Living Library Project to Remind us not to Judge a Book by its Cover
In the Living Library, it is possible! Bálint Molnár project manager and two participants of the initiative tell us how.
Presenting the project
Homosexual, homeless, Jewish; these are only some of the "books" that can be borrowed at the Living Library. They are not bound, they do not fit into your handbag and you cannot put a bookmark into them. However, you can ask to borrow them, you can sit down with them and you can be sure that all your questions will be answered about their stories.
How? It is all very simple. When the Living Library project appears somewhere, public spaces turn into libraries and volunteers who feel strongly about a certain social group they belong to turn into books for the day: they write a summary of their story that can be browsed by the visitors and wait until they get a request to be borrowed by someone. Then they sit down with their readers in a quiet corner and the reader is free to ask any questions that they are curious to find out the answers to. There are no taboos or stupid queries; the only goal is that visitors leave without any unanswered doubts and a new insight about the social group that the ’book’ represents.
The project is based on the contact hypothesis theory – explains Bálint Molnár, the Hungarian project coordinator –, which says that contact between different groups reduces stereotypes. By providing opportunities for people to meet the representatives of specific socially excluded groups, we are hoping to give them the chance to get their questions answered, re-evaluate their prejudices and base their opinion on their personal experience rather than on hearsay stories. Most Hungarian people never get the chance to have an in-depth conversation with prisoners, ex-alcoholics or amputees, so most of their opinion on these groups is coming from the media. However, a personal encounter can provide such a valuable experience that it can dismantle previously constructed images and can help people reshape their judgements.
It was an incredible experience – says Edit Molnáné Belkó, a primary school teacher who got the opportunity to borrow three living books during a European Union teachers’ training course. I had never even met a transgender person, let alone been able to ask questions about how her parents reacted when she told them about her sexual identity or what the first moment was when she realised that she was not like the other girls around her. I just sat there with my jaw dropped in astonishment, soaking all her words in and wondering why people cannot be bothered to find out more about these people before they form their opinions about them.
When my friend asked me to participate in the programme, I was more than happy to do so – remembers Áron Laki, a volunteer ’book’, representing Gothic subculture. In my everyday life, I am confronted with stereotypes, judgements and even discrimination on an everyday basis and I find it extremely important to do my best to provide people with information. If people judge me based on well-informed facts, that is fine, but getting sneered at in the streets for something somebody made up to monger sensation is just sad. This project is a great way to stand up in front of people and let them know that most of what they think they know about Goths is based on false legends told by people who have never even met a member of our subculture in their lives. After questions like ’Do you really sacrifice animals at your gatherings?’ and ’Can you differentiate the a Rocker from a Goth based on their clothes?’, I was forced to realise how little people know about us. Unfortunately, the sufferers of the lack of information are not them, but us, because it is us who get rejected after a job interview just because of our clothes and the associations they evoke in our potential employer’s mind. I felt very happy to see some people starting to understand us after the ’book reading sessions’ and realising that our way of thinking is not so much different from theirs after all. However, there is still a long way to go and the downside of this project is that it only manages to reach people who are open enough to choose to read us.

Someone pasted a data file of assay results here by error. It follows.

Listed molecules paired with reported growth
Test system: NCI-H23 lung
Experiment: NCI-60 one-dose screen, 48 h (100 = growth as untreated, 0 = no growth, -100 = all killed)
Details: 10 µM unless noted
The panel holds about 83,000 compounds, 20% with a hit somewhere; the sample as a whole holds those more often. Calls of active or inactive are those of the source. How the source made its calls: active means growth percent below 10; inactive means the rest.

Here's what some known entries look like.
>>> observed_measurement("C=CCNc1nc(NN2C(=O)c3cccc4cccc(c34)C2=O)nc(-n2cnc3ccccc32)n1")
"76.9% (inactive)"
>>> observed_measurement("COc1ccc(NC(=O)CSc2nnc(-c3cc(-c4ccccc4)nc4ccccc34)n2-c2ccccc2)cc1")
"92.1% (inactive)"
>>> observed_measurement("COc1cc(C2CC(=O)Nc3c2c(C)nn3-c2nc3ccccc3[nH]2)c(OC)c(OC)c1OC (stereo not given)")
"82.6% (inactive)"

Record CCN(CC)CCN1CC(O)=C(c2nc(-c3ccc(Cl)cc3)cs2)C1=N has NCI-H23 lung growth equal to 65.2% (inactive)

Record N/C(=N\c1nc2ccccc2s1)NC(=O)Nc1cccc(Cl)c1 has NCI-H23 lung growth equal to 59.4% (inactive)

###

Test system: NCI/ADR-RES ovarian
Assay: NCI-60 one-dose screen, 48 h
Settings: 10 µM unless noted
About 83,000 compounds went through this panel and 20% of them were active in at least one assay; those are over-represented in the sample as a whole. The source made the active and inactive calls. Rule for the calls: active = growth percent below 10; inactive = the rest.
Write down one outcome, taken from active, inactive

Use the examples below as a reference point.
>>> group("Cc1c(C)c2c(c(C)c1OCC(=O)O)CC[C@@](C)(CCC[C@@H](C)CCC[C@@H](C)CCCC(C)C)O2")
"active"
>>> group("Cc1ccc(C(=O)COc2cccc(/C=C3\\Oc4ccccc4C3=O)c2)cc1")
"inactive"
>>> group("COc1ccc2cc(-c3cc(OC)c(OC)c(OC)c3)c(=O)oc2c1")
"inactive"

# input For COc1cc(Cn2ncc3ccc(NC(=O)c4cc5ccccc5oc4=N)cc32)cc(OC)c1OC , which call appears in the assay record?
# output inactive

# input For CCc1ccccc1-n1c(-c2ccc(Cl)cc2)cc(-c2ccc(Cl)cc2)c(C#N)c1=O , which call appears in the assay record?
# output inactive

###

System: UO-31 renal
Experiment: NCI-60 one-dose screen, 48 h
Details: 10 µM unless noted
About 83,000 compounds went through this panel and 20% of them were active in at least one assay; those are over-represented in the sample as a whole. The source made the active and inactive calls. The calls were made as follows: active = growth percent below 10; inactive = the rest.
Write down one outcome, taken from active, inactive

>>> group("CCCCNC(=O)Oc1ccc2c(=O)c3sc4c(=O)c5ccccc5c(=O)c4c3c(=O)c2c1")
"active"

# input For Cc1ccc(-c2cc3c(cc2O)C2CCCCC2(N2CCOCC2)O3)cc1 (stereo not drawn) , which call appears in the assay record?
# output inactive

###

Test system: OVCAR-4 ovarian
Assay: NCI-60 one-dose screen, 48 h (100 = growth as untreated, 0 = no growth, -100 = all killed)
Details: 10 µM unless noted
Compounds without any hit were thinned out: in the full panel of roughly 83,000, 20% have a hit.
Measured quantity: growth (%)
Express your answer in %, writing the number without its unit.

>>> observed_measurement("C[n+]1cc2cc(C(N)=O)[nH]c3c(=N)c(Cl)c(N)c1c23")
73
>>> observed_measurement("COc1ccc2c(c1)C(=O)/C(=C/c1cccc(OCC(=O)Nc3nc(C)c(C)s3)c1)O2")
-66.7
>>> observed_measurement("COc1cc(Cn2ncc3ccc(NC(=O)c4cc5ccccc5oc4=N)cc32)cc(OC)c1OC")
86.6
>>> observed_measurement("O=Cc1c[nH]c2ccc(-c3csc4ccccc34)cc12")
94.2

Find the opportunity to get to know the project!
The project is getting more and more popular, and we get a lot of enquiries about where to find us – adds Bálint Molnár. We try to be present at as many events and venues as possible, and we have had as diverse hosts as universities, music festivals, training seminars, NGOs, and if a certain community is thinking about organising a Living Library session, all they have to do is contact us, and we will do our best to help them. In 2012, we decided to launch a subproject aimed at secondary schools, since, in order to promote a future without hate, we need to make sure that the next generation grows up fighting against negative stereotypes. It was welcomed by unexpected success, so the project continues and we hope to reach as many young people as possible.
No society is completely homogenous and one of the basic mottos of the European Union is ’Unity in Diversity’. By letting people see this diversity through their own eyes, we help them appreciate the colours others people bring into their lives and make them realise that one way or another, everybody belongs to a minority, so there is no reason to condemn people who are a different in a certain aspect at all. The original project was created by a community whose member got insulted because of their ethnicity. By providing a space for this project to grown, we will do our best to make sure that no citizen of the European Union has to put up with such behaviour again – he concludes.
Special thanks for the pictures to the Living Library!
The source of the main picture: Charles Cleg's site